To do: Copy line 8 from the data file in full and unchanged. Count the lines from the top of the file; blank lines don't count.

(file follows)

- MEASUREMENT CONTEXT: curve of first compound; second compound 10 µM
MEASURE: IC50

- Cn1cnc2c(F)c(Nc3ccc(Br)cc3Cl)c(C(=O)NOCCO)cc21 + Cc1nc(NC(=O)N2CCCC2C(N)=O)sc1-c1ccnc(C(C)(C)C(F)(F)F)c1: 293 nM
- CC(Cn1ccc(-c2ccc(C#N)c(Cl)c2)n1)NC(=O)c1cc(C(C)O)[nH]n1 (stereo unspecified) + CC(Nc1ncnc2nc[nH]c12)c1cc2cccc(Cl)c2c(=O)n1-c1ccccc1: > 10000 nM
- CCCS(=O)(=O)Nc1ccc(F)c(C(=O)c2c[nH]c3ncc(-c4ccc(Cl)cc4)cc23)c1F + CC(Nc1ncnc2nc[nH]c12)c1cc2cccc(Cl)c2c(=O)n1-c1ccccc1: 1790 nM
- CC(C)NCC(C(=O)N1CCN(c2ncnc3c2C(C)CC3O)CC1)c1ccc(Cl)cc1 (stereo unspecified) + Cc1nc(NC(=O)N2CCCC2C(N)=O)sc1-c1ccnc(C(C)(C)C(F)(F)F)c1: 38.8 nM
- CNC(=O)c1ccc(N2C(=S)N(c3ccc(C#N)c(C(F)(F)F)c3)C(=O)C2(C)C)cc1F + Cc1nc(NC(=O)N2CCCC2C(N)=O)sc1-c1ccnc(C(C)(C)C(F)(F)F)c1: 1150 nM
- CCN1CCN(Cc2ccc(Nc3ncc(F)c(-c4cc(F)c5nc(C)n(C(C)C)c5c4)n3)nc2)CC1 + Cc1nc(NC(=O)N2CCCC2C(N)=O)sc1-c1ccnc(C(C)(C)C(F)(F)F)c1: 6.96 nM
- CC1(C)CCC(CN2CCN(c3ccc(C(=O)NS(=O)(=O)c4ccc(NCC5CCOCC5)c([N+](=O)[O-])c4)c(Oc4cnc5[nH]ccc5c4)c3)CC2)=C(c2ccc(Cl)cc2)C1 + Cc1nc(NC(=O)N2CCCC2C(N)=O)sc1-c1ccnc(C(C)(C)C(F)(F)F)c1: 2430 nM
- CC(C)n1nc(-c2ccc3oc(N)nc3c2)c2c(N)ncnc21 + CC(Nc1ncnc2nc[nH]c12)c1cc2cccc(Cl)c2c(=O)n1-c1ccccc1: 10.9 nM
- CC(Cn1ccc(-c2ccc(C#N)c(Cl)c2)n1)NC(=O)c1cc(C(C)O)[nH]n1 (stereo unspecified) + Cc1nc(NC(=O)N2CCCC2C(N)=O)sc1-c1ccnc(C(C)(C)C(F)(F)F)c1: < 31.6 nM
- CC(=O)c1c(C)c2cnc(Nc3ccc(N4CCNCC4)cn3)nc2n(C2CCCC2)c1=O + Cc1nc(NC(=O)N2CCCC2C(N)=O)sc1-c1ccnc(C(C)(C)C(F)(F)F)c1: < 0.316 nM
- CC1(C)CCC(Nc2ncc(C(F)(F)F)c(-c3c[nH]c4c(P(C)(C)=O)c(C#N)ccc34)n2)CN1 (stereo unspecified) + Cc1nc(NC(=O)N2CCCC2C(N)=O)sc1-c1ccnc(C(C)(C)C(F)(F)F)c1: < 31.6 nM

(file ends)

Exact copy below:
- CCN1CCN(Cc2ccc(Nc3ncc(F)c(-c4cc(F)c5nc(C)n(C(C)C)c5c4)n3)nc2)CC1 + Cc1nc(NC(=O)N2CCCC2C(N)=O)sc1-c1ccnc(C(C)(C)C(F)(F)F)c1: 6.96 nM